- Do human factors such as imperviousness and wealth influence how diverse and abundant bee communities are?
- Can pollinator gardens increase the diversity and abundance of urban bees?
Columbus is a growing city in Ohio and is experiencing high levels of urbanization and development. Studies have shown that urbanization is harmful to insects such as bees, and that pollinators are in decline, but that greening efforts can combat these effects. I have recruited 15 sites across Franklin County to measure bee diversity and abundance before and after planting a pollinator garden. The first sample, coming this summer, will be used to determine if imperviousness or wealth impact the richness and abundance of bees and the second sample in summer of 2023 will be compared to the first to see if pollinator gardens can effectively bring flourishing bee communities to any urban area regardless of other factors.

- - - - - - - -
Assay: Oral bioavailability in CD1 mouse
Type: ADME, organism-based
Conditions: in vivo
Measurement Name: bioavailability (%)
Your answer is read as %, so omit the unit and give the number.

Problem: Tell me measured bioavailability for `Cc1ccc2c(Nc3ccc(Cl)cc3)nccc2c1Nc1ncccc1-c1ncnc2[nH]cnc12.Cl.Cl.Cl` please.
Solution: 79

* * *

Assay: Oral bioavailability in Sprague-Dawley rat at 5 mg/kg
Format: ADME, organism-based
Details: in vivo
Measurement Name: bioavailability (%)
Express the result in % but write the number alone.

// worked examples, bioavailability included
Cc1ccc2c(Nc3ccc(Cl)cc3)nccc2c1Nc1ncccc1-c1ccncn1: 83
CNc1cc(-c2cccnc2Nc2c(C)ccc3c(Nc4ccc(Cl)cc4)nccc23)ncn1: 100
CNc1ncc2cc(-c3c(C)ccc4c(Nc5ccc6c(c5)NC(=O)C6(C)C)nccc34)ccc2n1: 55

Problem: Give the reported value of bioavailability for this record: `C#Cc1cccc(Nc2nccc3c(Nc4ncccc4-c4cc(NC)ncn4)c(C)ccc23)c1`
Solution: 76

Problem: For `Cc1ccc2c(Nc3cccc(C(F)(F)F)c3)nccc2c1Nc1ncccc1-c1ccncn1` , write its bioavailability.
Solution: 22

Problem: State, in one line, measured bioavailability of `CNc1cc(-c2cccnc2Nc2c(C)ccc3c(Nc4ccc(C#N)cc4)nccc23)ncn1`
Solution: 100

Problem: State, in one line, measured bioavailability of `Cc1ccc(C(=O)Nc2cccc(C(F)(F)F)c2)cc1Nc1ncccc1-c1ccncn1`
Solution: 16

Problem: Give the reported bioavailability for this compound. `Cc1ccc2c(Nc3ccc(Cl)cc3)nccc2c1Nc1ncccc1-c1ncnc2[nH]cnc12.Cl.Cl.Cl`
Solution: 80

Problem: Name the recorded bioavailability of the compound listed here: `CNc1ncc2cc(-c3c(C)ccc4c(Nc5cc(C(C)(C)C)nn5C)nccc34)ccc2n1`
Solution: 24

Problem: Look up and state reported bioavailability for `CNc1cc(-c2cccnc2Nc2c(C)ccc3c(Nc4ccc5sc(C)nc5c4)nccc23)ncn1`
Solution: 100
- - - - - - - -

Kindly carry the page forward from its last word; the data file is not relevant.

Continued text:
How is this research conducted?
Bees are collected using small plastic cups with soapy water placed on the ground at each site and with sticky traps. The pan traps are collected a day after being set and the sticky traps a week later. Everything that fell or flew in will be identified in the laboratory.
Identified species will be used to determine how many different types of bees and how many bees are in each area.
This process will be done once a month May-August 2022. In October 2022, a pollinator garden with the same plants and general layout will be planted at each site and sample the following May-August. Those identifications will be used to determine if the gardens had an effect on bee communities. I expect the second sample to be both more abundant and rich.
What impact can this research have?
Greening efforts are critical to urban bee survival and can provide aesthetic benefits to their host communities. However, it is not understood what landscape and community factors influence the success of these initiatives, or how to decide where to house such initiatives. By exploring the impacts of human factors such as imperviousness and wealth, I am seeking to determine how urban bee conservation can be both equitable and efficient.
This project is lead by Ellen Danford. Ellen studies environmental science and entomology, with a special interest in urban ecology, urban forestry and sustainability.